Laws on MSME development | Inquirer Business
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Laws on MSME development

Judging from the statements of some of the economic advisers of President-elect Ferdinand Marcos Jr., the development of micro-, small- and medium-enterprises (MSME) would be one of the measures his administration would implement to improve the economy.

MSMEs are businesses engaged in industry, agribusiness or services whose total assets, inclusive of loans but exclusive of the land on which they operate, have the following asset values: micro, not more than P3 million; small, P3 million to P15 million; and medium, P15 million to P100 million.


For their usual employee complement, micro has one to nine employees; small, 10 to 99 employees; and medium, 100 to 199 employees.

According to the Philippine Statistics Authority, in 2021, more than 1.08 million MSMEs were in operation and they generated a total employment of 8.57 million, or roughly 5 percent of the approximately 41.2 million Filipinos employed during the same period.


Note that in the same year, more than 3.7 million Filipinos were out of job due to the closure of hundreds of businesses for reasons related to COVID-19.

To the advantage of the incoming administration, it will not have to start from scratch in its plan to take the MSME development route to improve employment opportunities in the country.

Three laws, namely, the Go Negosyo Act, Barangay Micro Business Enterprise Act (BMBE Act) and Magna Carta for MSMEs, are already in place for that purpose.

The Go Negosyo Act provides for the establishment of a “Negosyo Center” in all provinces, cities and municipalities to, among others, promote ease of doing business and access to services for MSMEs within their respective jurisdictions, and build local support networks and establish market linkages for them.

The BMBE Act exempts micro enterprises registered with the Department of Trade and Industry from income tax and from the coverage of the minimum wage law, but their employees shall receive the social security and health-care benefits that employees of other industries are entitled to.

The Magna Carta for MSMEs calls for the strengthening of the Micro, Small and Medium Enterprises Development Council in order to, among others, help establish the needed environment and opportunities conducive to the growth and development of MSMEs, and streamline the registration of business enterprises.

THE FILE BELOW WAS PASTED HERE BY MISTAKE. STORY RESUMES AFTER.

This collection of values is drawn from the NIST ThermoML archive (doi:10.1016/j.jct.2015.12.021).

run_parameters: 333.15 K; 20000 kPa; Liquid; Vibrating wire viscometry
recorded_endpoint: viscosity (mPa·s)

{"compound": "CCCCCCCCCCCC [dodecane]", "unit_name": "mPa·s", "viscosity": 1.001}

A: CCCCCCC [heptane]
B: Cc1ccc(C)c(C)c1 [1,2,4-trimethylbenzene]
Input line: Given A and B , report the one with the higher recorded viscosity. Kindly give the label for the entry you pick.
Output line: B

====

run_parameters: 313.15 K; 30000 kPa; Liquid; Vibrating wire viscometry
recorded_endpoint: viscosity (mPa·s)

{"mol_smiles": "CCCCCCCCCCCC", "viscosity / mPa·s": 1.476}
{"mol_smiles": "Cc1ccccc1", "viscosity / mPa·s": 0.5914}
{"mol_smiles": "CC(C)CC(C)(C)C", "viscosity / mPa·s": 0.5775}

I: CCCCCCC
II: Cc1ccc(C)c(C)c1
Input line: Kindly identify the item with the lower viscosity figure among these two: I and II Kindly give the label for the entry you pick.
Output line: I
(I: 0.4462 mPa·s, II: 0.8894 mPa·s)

In addition, it created the Small Business Guarantee and Finance Corporation (SB Corp.) for the purpose of extending all forms of financial assistance to eligible MSMEs and to guarantee their loans.


The SB Corp. is, in effect, supposed to act as “interim” financier and credit guarantor to MSMEs, which is often a critical factor in any starting business.

Indeed, the means and procedures needed to make MSMEs play a significant role in the development of the economy have been in place for years.

Since the implementing rules and regulations of these laws have long been issued, there is no need to reinvent the wheel, so to speak. The problem is, many of our well-meaning laws are long on substance but short on implementation.

A close review of these laws would show that the accomplishment of their objectives depends to a large extent on the participation and cooperation of the local government units (LGU) where the MSMEs plan to conduct their business.

To illustrate, the issue of ease in securing business permits or licenses can be addressed by the LGUs by streamlining the procedure for their processing and issuance, i.e. getting rid of “fixers” in cahoots with the processors.

In this regard, LGUs can take a leaf from, for example, Valenzuela City, which has come up with a system where business permits and licenses can be applied for digitally or, if that is not feasible, be able to apply for and get them without hopping from one window to another in less than an hour or so.

It bears noting that when MSMEs are able to profitably operate, the LGUs’ coffers and their constituencies benefit from that success. INQ

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